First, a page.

Labour is back as the people’s party. At least that’s the message from shadow Energy Secretary and Labour leader candidate Ed Miliband, who visited the LSE Student’s Union, along with Professor Jane Wills of Queen Mary University of London, last Friday morning to support the London Citizen’s campaign for living wages in the capital. Chris Gilson and Avery Hancock report on the discussion.
So what exactly is a living wage and what does it mean for London’s low-paid workers? According to the Greater London Authority, who set the (voluntary) London Living Wage (LLW), a living wage is one that ‘that achieves an adequate level of warmth and shelter, a healthy palatable diet, social integration and avoidance of chronic stress for earners and their dependents.’ The current figure stands at £7.60 per hour, £1.87 above the national minimum wage. Living wages can be more attractive than minimum wages for several reasons:
- While the minimum wage is set at what the level that markets is thought to bear, the living wage is calculated on the basis of what is needed to put food on the table – it acknowledges the humanity of workers, rather than considering them to be solely ‘economic’ units. Workers are acknowledged to have families and dependants to support.
- The demand for a living wage can be taken to the ‘real employers’ at the top of contracting chains. It allows workers and their allies to enforce accountability and responsibility for working conditions.
- It makes good business sense by lowering staff turnover, increasing worker productivity and morale, and even making workers healthier.
The campaign for a living wage began in 2001 with public meetings in East London, and by April 2006, Queen Mary, University of London, was declared to be the first living wage campus in the UK, and this was later followed by the LSE. Between 2005 and 2009, more than 6,000 employees in over 42 organisations gained a monetary benefit of over £38 million from gaining a living wage. There is still a long way to go however – in London, the living wage campaign is only just starting to make progress amongst Local Authorities, in hospitality and retailing. Many thousands of London’s workers are still earning less than the living wage.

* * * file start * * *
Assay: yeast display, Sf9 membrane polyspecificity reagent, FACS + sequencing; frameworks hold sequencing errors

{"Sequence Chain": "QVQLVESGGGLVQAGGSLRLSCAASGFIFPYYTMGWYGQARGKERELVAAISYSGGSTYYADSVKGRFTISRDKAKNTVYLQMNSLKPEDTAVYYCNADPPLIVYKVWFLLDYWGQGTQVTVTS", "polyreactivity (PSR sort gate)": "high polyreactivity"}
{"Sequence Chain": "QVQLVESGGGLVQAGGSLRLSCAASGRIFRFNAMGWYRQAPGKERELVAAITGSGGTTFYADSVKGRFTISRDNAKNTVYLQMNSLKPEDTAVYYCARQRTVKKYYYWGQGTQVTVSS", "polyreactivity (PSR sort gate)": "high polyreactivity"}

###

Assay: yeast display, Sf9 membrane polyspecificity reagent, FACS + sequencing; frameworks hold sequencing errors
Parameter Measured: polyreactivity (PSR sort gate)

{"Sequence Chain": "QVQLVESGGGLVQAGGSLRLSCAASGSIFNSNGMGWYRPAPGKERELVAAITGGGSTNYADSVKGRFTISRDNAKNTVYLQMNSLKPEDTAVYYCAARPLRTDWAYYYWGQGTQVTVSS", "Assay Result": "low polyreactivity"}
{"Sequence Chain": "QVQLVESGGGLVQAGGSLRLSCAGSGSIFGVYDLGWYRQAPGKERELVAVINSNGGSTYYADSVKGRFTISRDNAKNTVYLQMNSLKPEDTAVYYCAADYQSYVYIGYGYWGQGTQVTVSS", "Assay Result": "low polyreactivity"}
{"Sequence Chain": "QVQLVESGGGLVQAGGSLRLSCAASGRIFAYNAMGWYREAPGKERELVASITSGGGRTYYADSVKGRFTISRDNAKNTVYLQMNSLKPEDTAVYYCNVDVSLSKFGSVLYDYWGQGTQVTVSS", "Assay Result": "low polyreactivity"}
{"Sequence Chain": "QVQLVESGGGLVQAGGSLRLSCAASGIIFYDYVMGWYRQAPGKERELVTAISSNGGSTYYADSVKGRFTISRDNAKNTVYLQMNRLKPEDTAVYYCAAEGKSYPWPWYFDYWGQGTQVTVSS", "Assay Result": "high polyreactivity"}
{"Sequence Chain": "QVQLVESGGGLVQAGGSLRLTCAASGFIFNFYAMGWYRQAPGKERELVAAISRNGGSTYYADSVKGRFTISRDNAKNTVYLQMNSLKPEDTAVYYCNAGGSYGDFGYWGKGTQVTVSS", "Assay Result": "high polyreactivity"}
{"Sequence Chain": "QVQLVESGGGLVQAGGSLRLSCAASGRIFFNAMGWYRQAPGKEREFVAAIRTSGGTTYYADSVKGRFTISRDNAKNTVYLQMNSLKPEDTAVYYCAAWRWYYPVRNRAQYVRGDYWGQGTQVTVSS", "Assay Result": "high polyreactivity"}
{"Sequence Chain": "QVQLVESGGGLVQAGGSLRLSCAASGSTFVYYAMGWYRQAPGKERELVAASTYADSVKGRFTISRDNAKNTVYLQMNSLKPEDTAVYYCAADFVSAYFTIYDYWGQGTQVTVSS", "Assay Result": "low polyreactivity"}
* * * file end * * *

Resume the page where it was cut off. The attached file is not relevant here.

For Ed Miliband, abolishing ‘poverty wages’ is about justice and tackling inequality, which means going beyond the legal obligations of the minimum wage and demonstrating ‘what kind of society we want to be.’ “It offends our sense of fairness”, he said, “that CEOs earn hundreds of thousands of pounds while the cleaners and security guards they employ struggle to make ends meet on the minimum wage. Government must also get its house in order”. The Labour Party’s campaign manifesto promised to pay living wages to the lowest-paid staff across Whitehall (something they didn’t have time to get around to in 13 years in government, it seems) and the party will continue to press local government authorities to get on board. Milliband promises to make the living wage issue central to every step of his leadership campaign and says he won’t be put off by those who say that now, with the recession and the massive deficit, it is not the right time to raise wages.
Miliband said that taking on the living wage campaign is exactly the sort of thing Labour needs to get back into power, building on the election success of keeping the Conservatives from an outright majority (admittedly a low benchmark for success by any standards). He even quoted from Robert Kennedy’s famous ‘ripples of hope’ speech. But being in opposition could really give Labour the opportunity to create a broad, popular movement and rebuild a mandate from the grassroots up.
For further information on the living wage please see Queen Mary’s Living Wage resource page, London Citizens UK’s Living Wage campaign, and the Citizens UK blog post of the event. Photos of the event are available here.